When Canberra’s AFL players run onto the field for the local indigenous round at the end of May, Tom Hodge reckons he’s going to feel pretty choked up.
The local artist is “super proud” of his indigenous heritage and says that being asked to design jerseys for all teams across the competition is something of a dream come true.
Hodge was born in Canberra although his mother is from the Blue Mountains, and his father, who grew up in Sydney, is a Wiradjuri man.
“Dad was stolen generation early in life and he floated around foster homes before being adopted by the Hodge family,” his son explains.
“We haven’t had the tie to country because Dad was removed, but we’ve worked really hard at getting the story back together about who we are and who our family is. That’s inspired my art, finding out where my grandparents came from, what our connection to the country was before Dad was removed, talking to relatives, renewing that connection. That’s how our culture stays alive, through stories and art.”
Tom had loved drawing and painting since his work was published in a collected book of student work in grade 3.
But it wasn’t until he and his siblings collaborated on a large scale goanna painting for his father’s 50th birthday and people commented constantly on how good it was that the notion dawned there could be something to this.
“Then Gerrit Wanganeen, who is a Tuggeranong Hawks board member, asked me to come up with an indigenous jersey for the club. I had a crack and it went well,” he said.
Local professional services consulting firm Rubik3 were the first to sponsor an indigenous round jersey for the Hawks three years ago while Hodge was a midfielder for the club.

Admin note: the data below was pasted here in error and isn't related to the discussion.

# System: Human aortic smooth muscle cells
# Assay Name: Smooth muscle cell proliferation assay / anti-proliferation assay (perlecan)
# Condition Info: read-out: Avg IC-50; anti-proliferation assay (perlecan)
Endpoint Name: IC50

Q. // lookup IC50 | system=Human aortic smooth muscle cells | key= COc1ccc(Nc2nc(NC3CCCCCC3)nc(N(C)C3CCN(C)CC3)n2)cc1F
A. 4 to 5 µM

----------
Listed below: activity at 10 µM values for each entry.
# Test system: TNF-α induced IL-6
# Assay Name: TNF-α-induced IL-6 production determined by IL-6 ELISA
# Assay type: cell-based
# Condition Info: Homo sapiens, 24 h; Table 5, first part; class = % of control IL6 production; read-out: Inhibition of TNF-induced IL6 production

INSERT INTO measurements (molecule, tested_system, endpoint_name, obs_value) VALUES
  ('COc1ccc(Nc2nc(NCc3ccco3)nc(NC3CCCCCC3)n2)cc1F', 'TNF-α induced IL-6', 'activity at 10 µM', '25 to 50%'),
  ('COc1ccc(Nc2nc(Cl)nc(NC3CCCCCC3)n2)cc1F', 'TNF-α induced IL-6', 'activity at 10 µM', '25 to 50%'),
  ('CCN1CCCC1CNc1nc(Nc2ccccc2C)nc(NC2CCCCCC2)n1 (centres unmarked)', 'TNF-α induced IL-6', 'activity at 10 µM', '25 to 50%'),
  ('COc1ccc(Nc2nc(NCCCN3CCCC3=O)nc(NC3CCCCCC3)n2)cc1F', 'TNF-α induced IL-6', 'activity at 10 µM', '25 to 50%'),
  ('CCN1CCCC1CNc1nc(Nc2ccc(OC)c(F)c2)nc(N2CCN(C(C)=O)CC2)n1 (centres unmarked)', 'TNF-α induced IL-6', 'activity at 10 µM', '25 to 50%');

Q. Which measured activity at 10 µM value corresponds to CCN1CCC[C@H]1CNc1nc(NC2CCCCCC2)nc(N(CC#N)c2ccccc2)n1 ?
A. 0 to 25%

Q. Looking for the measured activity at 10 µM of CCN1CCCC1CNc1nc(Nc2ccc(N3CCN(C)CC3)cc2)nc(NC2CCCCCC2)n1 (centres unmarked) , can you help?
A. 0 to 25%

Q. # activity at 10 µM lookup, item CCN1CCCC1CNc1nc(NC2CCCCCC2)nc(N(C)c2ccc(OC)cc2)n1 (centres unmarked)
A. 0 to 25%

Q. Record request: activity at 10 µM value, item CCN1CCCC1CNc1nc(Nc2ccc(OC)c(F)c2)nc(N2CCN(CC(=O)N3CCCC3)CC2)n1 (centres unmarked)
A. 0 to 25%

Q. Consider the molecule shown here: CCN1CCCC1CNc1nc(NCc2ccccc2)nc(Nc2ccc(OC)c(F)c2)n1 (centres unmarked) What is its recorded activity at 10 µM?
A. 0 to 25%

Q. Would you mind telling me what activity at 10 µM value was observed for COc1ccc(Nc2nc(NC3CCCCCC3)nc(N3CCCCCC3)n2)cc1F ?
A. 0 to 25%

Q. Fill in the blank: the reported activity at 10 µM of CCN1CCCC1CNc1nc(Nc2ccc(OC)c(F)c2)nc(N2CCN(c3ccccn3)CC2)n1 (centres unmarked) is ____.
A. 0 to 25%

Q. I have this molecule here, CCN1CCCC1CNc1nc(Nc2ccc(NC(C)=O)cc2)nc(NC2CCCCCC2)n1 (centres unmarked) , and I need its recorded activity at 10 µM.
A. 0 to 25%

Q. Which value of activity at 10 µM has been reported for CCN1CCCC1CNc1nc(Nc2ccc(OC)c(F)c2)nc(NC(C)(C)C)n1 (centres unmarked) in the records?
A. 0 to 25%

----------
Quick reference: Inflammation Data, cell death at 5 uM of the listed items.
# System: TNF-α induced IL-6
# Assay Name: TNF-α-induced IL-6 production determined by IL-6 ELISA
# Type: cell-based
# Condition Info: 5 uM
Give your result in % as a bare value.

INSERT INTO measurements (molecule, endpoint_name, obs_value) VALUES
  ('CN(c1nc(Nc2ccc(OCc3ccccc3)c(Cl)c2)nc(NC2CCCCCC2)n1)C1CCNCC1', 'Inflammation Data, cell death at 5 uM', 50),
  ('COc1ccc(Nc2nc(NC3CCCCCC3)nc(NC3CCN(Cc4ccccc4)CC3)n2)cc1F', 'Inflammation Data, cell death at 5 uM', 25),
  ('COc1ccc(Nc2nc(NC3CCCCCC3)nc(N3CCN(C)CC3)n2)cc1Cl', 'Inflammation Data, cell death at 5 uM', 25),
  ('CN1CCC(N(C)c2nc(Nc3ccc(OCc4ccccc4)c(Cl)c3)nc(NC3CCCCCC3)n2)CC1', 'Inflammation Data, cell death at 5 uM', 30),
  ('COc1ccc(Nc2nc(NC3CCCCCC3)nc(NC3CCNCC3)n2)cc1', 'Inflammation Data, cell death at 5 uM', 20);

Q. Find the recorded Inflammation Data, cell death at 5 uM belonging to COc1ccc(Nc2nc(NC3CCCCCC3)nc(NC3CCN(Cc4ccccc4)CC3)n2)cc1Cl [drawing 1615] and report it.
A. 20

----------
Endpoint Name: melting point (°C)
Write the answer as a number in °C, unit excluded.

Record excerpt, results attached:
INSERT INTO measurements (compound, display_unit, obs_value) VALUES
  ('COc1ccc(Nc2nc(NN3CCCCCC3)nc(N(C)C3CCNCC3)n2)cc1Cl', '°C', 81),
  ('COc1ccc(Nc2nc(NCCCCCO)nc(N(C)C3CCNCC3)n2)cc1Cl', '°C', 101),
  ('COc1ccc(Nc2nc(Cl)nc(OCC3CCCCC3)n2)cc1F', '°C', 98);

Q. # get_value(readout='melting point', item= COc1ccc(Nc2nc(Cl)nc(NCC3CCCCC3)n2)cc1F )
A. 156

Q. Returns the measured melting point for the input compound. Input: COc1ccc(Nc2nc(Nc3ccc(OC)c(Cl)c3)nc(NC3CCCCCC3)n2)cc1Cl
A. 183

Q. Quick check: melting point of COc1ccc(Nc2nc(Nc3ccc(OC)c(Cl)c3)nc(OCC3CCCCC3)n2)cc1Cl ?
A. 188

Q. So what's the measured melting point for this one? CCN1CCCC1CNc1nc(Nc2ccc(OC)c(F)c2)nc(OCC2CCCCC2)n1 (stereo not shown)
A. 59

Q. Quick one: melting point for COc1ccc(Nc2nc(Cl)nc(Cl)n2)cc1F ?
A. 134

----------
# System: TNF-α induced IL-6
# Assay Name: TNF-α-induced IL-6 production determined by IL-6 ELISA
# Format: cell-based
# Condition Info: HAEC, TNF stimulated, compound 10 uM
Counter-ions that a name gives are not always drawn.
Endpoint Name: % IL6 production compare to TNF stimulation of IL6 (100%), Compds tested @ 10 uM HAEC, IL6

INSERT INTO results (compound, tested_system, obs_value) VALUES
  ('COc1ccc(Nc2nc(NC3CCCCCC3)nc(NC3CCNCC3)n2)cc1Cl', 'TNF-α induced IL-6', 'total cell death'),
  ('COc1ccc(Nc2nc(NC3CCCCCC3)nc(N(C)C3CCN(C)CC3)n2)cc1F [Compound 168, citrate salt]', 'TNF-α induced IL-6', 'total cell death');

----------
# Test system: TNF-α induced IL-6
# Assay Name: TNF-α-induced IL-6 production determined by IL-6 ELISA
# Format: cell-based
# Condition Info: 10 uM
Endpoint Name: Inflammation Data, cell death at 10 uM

The first design Hodge made for the Hawks was fairly straightforward, concentrating on the hawk totem in the middle of a meeting place with smaller meeting places joining in, representing feeder junior clubs and the journey through to seniors and first grade.
Hodge says that being given the opportunity to design the Canberra round jerseys across the clubs has been a more complex task because they needed to express what both the clubs and the community mean to the AFL world. His work has a focus on Telstra Tower and Black Mountain, and the blue and yellow Canberra colours.
“We’re also trying to get a hold of handprints from many members of the community because that’s the way this community is – we are hands-on in the AFL community and the indigenous round wouldn’t exist either if it wasn’t for that,” Hodge said.
When asked about the emotional aspect of teams across Canberra running out in jerseys that he’s designed, Hodge says “to be honest, I’ve nearly been in tears, that’s how happy I am. I wasn’t even sure it would work out at Tuggeranong, so this is a dream come true.
“To have Rubik3 sponsor and promote the indigenous round for three years has been brilliant because we can spread knowledge about the indigenous connection.
“It’s been well received by every club and everyone who is involved, all the indigenous and non-indigenous players and helpers around the clubs.”
“When we played Eastlake, everyone made an effort to come and shake my hand. I do the design work for fun, and because I love my art and my culture. To be thanked was amazing.”